Any feedback from the group as to the design quality of cyclone lids?
In looking at them in the past, it did seem like there were some, albeit,
subtle differences in their design. How would a HF lid compare to one bought
from one of the 'usual suspect' woodworking stores such as LV or WC?
I'm only in the planning stages and have been reading the info from website
links about dust collection that I've found here.
Thanks in advance to those who reply to the group.
Make your own!
I just mounted a dryer elbow under the lid of a trash can and put the
outlet hole *behind* the elbow. Probably not extremely efficient as
far as air flow but it really separates the wheat from the chaff.
____out ____ in ____
On Tue, 02 May 2006 13:19:19 GMT, "Peter Bogiatzidis"
The most important aspect of a cyclone lid is leakage. To get a
cyclone accept port positioned exactly right is a science, and it
depends on airflow, the shape, and the weight of the material being
moved. If the cyclone is removing 90% or more of the dust/chips, it
is doing a decent job. I constructed my cyclone lid from parts
available at the BORG and used a galvanized garbage can. I used
weather stripping around the rim to get a good seal. Later, I cut a
plexi window in the can to see when it is time to empty it.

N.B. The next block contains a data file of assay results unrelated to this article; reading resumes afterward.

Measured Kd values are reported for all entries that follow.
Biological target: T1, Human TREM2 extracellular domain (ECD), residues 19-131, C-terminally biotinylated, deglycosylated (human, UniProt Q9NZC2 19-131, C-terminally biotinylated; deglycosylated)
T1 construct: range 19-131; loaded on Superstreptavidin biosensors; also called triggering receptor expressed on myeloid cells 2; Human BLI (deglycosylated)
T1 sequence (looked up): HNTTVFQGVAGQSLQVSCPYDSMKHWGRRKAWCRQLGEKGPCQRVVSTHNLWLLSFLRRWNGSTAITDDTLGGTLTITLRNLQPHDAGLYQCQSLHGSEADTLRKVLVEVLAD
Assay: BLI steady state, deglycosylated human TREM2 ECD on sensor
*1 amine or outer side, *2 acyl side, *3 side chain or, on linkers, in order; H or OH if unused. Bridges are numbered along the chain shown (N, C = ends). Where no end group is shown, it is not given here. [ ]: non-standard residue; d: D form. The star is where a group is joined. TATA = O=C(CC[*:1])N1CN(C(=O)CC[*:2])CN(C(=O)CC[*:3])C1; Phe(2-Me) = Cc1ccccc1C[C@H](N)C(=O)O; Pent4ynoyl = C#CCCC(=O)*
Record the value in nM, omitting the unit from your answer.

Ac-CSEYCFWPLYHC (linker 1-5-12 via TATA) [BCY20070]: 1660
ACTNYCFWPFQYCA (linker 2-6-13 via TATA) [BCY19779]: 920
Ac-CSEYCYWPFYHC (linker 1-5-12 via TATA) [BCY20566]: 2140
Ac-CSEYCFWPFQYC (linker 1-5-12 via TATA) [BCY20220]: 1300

I have this one
Ridgid and seals very well to the trash can.
Hoses attach securely and don't leak.
Paid $20 for it at the woodworking show.
The intake elbow has a serious reduction in ID at the midpoint which
causes a large airflow reduction.
The exhaust port location allows some debris to escape. This would have
been better located in the center IMHO.
The hoses are attached vertically. This makes for additional bends in
the hose in order to get to floor level machine connections.
I removed the molded elbow and replaced it with an adjustable 4" dryer
duct elbow from HD. This greatly improved the airflow.
If I had it to do all over again I think I'd go for the Lee Valley lid.
Odds are the restriction was deliberate to increase the air velocity just
before it hit the can and slowed down. It is the change in speed that
causes the airflow to drop the debris.
I have one of these http://www.rockler.com/product.cfm?page 15
It separates well; nothing but fine dust makes it past, and not much of
However there are too many places for air to leak. Some day I have to work
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